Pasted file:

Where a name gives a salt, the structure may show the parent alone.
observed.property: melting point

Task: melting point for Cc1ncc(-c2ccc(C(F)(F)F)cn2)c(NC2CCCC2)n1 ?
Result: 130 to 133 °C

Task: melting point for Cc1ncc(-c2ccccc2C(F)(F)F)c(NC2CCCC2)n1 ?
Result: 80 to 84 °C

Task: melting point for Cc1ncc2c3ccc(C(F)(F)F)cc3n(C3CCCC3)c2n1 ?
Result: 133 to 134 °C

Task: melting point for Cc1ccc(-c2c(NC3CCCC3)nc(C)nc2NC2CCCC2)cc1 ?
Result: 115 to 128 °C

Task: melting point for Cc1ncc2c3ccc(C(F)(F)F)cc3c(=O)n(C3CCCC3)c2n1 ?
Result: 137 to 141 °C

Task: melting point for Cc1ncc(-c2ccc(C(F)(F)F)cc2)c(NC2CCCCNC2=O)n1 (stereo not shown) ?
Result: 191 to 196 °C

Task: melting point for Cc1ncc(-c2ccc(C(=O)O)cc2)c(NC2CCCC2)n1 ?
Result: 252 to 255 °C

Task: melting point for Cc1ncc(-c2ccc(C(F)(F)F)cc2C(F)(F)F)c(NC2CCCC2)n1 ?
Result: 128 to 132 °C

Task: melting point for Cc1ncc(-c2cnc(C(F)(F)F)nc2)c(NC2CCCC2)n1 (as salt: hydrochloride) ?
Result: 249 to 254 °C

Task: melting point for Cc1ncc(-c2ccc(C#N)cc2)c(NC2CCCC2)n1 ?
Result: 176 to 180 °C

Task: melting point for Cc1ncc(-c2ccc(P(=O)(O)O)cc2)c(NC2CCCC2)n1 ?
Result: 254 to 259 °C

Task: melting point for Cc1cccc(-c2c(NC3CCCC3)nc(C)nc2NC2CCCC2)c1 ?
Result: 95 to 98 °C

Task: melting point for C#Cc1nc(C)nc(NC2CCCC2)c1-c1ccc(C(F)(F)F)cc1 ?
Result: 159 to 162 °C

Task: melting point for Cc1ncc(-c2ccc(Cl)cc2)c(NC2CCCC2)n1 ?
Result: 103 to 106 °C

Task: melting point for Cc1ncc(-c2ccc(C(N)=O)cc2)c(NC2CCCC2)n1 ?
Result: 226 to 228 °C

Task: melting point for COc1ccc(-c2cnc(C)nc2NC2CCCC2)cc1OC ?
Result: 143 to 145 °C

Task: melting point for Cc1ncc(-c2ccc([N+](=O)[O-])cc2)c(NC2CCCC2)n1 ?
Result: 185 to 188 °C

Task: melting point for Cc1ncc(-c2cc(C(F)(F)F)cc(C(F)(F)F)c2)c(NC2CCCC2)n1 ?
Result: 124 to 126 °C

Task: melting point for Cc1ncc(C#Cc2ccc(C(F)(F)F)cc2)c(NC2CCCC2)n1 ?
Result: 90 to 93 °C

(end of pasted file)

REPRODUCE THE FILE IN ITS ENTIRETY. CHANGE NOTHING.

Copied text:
Where a name gives a salt, the structure may show the parent alone.
observed.property: melting point

Task: melting point for Cc1ncc(-c2ccc(C(F)(F)F)cn2)c(NC2CCCC2)n1 ?
Result: 130 to 133 °C

Task: melting point for Cc1ncc(-c2ccccc2C(F)(F)F)c(NC2CCCC2)n1 ?
Result: 80 to 84 °C

Task: melting point for Cc1ncc2c3ccc(C(F)(F)F)cc3n(C3CCCC3)c2n1 ?
Result: 133 to 134 °C

Task: melting point for Cc1ccc(-c2c(NC3CCCC3)nc(C)nc2NC2CCCC2)cc1 ?
Result: 115 to 128 °C

Task: melting point for Cc1ncc2c3ccc(C(F)(F)F)cc3c(=O)n(C3CCCC3)c2n1 ?
Result: 137 to 141 °C

Task: melting point for Cc1ncc(-c2ccc(C(F)(F)F)cc2)c(NC2CCCCNC2=O)n1 (stereo not shown) ?
Result: 191 to 196 °C

Task: melting point for Cc1ncc(-c2ccc(C(=O)O)cc2)c(NC2CCCC2)n1 ?
Result: 252 to 255 °C

Task: melting point for Cc1ncc(-c2ccc(C(F)(F)F)cc2C(F)(F)F)c(NC2CCCC2)n1 ?
Result: 128 to 132 °C

Task: melting point for Cc1ncc(-c2cnc(C(F)(F)F)nc2)c(NC2CCCC2)n1 (as salt: hydrochloride) ?
Result: 249 to 254 °C

Task: melting point for Cc1ncc(-c2ccc(C#N)cc2)c(NC2CCCC2)n1 ?
Result: 176 to 180 °C

Task: melting point for Cc1ncc(-c2ccc(P(=O)(O)O)cc2)c(NC2CCCC2)n1 ?
Result: 254 to 259 °C

Task: melting point for Cc1cccc(-c2c(NC3CCCC3)nc(C)nc2NC2CCCC2)c1 ?
Result: 95 to 98 °C

Task: melting point for C#Cc1nc(C)nc(NC2CCCC2)c1-c1ccc(C(F)(F)F)cc1 ?
Result: 159 to 162 °C

Task: melting point for Cc1ncc(-c2ccc(Cl)cc2)c(NC2CCCC2)n1 ?
Result: 103 to 106 °C

Task: melting point for Cc1ncc(-c2ccc(C(N)=O)cc2)c(NC2CCCC2)n1 ?
Result: 226 to 228 °C

Task: melting point for COc1ccc(-c2cnc(C)nc2NC2CCCC2)cc1OC ?
Result: 143 to 145 °C

Task: melting point for Cc1ncc(-c2ccc([N+](=O)[O-])cc2)c(NC2CCCC2)n1 ?
Result: 185 to 188 °C

Task: melting point for Cc1ncc(-c2cc(C(F)(F)F)cc(C(F)(F)F)c2)c(NC2CCCC2)n1 ?
Result: 124 to 126 °C

Task: melting point for Cc1ncc(C#Cc2ccc(C(F)(F)F)cc2)c(NC2CCCC2)n1 ?
Result: 90 to 93 °C